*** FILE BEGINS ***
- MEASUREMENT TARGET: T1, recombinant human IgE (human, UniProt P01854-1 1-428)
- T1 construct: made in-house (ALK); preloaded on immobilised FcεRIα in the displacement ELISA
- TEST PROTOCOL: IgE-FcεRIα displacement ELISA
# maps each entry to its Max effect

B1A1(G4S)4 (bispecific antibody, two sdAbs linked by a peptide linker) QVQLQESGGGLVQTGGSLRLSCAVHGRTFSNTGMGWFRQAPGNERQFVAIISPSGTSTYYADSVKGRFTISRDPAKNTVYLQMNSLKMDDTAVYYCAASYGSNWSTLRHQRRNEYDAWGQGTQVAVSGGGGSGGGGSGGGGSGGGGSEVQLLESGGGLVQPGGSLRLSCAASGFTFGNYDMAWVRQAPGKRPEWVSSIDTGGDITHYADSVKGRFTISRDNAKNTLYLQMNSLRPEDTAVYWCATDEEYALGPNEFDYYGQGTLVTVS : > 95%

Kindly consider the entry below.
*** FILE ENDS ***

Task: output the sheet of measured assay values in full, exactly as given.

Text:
- MEASUREMENT TARGET: T1, recombinant human IgE (human, UniProt P01854-1 1-428)
- T1 construct: made in-house (ALK); preloaded on immobilised FcεRIα in the displacement ELISA
- TEST PROTOCOL: IgE-FcεRIα displacement ELISA
# maps each entry to its Max effect

B1A1(G4S)4 (bispecific antibody, two sdAbs linked by a peptide linker) QVQLQESGGGLVQTGGSLRLSCAVHGRTFSNTGMGWFRQAPGNERQFVAIISPSGTSTYYADSVKGRFTISRDPAKNTVYLQMNSLKMDDTAVYYCAASYGSNWSTLRHQRRNEYDAWGQGTQVAVSGGGGSGGGGSGGGGSGGGGSEVQLLESGGGLVQPGGSLRLSCAASGFTFGNYDMAWVRQAPGKRPEWVSSIDTGGDITHYADSVKGRFTISRDNAKNTLYLQMNSLRPEDTAVYWCATDEEYALGPNEFDYYGQGTLVTVS : > 95%

Kindly consider the entry below.